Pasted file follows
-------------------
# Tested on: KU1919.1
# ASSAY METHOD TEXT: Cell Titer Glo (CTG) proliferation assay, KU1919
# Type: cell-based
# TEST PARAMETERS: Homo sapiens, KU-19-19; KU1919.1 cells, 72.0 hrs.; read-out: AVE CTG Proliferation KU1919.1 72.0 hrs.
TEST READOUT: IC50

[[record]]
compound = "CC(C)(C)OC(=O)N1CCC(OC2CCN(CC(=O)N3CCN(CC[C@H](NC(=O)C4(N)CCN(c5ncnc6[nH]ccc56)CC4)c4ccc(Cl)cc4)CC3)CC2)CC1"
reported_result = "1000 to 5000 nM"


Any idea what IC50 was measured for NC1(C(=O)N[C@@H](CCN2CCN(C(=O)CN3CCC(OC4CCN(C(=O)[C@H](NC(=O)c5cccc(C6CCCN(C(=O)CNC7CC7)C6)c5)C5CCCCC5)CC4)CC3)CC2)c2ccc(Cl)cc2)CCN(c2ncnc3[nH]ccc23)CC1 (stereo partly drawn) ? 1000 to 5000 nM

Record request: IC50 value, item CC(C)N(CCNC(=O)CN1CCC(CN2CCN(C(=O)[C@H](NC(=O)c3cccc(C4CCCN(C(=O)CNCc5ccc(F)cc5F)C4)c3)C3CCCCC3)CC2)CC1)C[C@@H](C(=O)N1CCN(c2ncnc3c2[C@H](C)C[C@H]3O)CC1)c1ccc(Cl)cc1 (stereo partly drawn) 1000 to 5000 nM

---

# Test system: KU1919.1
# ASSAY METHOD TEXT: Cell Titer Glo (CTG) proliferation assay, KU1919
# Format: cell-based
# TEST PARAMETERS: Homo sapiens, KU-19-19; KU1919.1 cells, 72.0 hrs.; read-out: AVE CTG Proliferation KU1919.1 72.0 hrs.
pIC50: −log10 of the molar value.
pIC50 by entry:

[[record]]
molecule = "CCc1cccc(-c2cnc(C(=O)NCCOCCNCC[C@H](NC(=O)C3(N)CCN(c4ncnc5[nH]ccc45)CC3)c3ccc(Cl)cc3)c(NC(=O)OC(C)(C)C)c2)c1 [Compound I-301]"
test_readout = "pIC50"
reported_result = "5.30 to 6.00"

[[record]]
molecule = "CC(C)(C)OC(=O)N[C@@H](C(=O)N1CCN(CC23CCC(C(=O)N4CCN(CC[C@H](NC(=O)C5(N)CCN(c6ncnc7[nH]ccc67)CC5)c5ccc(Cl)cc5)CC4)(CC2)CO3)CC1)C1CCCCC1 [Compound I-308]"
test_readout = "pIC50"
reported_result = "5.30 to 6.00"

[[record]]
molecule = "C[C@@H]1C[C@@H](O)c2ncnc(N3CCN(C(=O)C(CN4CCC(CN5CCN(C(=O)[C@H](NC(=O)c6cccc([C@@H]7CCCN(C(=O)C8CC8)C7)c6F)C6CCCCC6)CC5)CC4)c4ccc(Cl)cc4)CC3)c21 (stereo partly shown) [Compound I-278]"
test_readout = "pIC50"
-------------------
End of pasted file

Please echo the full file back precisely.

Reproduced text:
# Tested on: KU1919.1
# ASSAY METHOD TEXT: Cell Titer Glo (CTG) proliferation assay, KU1919
# Type: cell-based
# TEST PARAMETERS: Homo sapiens, KU-19-19; KU1919.1 cells, 72.0 hrs.; read-out: AVE CTG Proliferation KU1919.1 72.0 hrs.
TEST READOUT: IC50

[[record]]
compound = "CC(C)(C)OC(=O)N1CCC(OC2CCN(CC(=O)N3CCN(CC[C@H](NC(=O)C4(N)CCN(c5ncnc6[nH]ccc56)CC4)c4ccc(Cl)cc4)CC3)CC2)CC1"
reported_result = "1000 to 5000 nM"


Any idea what IC50 was measured for NC1(C(=O)N[C@@H](CCN2CCN(C(=O)CN3CCC(OC4CCN(C(=O)[C@H](NC(=O)c5cccc(C6CCCN(C(=O)CNC7CC7)C6)c5)C5CCCCC5)CC4)CC3)CC2)c2ccc(Cl)cc2)CCN(c2ncnc3[nH]ccc23)CC1 (stereo partly drawn) ? 1000 to 5000 nM

Record request: IC50 value, item CC(C)N(CCNC(=O)CN1CCC(CN2CCN(C(=O)[C@H](NC(=O)c3cccc(C4CCCN(C(=O)CNCc5ccc(F)cc5F)C4)c3)C3CCCCC3)CC2)CC1)C[C@@H](C(=O)N1CCN(c2ncnc3c2[C@H](C)C[C@H]3O)CC1)c1ccc(Cl)cc1 (stereo partly drawn) 1000 to 5000 nM

---

# Test system: KU1919.1
# ASSAY METHOD TEXT: Cell Titer Glo (CTG) proliferation assay, KU1919
# Format: cell-based
# TEST PARAMETERS: Homo sapiens, KU-19-19; KU1919.1 cells, 72.0 hrs.; read-out: AVE CTG Proliferation KU1919.1 72.0 hrs.
pIC50: −log10 of the molar value.
pIC50 by entry:

[[record]]
molecule = "CCc1cccc(-c2cnc(C(=O)NCCOCCNCC[C@H](NC(=O)C3(N)CCN(c4ncnc5[nH]ccc45)CC3)c3ccc(Cl)cc3)c(NC(=O)OC(C)(C)C)c2)c1 [Compound I-301]"
test_readout = "pIC50"
reported_result = "5.30 to 6.00"

[[record]]
molecule = "CC(C)(C)OC(=O)N[C@@H](C(=O)N1CCN(CC23CCC(C(=O)N4CCN(CC[C@H](NC(=O)C5(N)CCN(c6ncnc7[nH]ccc67)CC5)c5ccc(Cl)cc5)CC4)(CC2)CO3)CC1)C1CCCCC1 [Compound I-308]"
test_readout = "pIC50"
reported_result = "5.30 to 6.00"

[[record]]
molecule = "C[C@@H]1C[C@@H](O)c2ncnc(N3CCN(C(=O)C(CN4CCC(CN5CCN(C(=O)[C@H](NC(=O)c6cccc([C@@H]7CCCN(C(=O)C8CC8)C7)c6F)C6CCCCC6)CC5)CC4)c4ccc(Cl)cc4)CC3)c21 (stereo partly shown) [Compound I-278]"
test_readout = "pIC50"